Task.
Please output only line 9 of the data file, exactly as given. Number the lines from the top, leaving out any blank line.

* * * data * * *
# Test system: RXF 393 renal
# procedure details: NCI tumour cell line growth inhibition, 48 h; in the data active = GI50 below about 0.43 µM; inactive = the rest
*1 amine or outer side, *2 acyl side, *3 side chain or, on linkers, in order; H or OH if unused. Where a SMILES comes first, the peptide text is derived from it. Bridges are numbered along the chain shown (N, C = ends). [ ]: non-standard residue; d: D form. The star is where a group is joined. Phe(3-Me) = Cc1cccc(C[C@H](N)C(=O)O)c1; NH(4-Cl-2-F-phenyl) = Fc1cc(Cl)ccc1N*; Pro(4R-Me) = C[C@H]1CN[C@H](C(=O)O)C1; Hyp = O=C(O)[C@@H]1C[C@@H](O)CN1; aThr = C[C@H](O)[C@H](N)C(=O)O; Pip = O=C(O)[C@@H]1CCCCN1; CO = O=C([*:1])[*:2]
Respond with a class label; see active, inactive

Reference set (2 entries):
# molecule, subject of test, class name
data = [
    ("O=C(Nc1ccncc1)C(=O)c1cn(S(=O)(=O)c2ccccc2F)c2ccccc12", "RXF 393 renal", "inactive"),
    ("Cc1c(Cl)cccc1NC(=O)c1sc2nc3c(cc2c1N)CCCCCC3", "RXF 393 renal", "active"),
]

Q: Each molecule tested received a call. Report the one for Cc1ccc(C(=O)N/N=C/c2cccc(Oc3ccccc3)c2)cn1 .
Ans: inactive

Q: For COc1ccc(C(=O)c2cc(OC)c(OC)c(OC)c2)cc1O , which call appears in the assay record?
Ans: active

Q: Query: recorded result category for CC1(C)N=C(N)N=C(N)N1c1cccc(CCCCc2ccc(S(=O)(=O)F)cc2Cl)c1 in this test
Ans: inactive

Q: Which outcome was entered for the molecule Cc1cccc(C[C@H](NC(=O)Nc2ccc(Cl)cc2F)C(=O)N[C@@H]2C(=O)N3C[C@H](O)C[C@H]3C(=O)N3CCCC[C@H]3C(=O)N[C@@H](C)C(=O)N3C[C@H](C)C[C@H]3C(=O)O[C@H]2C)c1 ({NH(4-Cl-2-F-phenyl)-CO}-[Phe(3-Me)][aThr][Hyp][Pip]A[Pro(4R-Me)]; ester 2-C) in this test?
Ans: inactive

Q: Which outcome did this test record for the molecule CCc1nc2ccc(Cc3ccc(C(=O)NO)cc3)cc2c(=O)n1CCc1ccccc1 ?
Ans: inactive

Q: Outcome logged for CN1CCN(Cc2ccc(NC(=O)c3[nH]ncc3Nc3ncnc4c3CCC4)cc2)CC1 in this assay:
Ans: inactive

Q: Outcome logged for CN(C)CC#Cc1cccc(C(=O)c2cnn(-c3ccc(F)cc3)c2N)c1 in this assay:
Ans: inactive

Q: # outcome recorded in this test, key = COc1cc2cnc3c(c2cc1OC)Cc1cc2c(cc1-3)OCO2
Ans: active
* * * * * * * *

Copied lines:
    ("Cc1c(Cl)cccc1NC(=O)c1sc2nc3c(cc2c1N)CCCCCC3", "RXF 393 renal", "active"),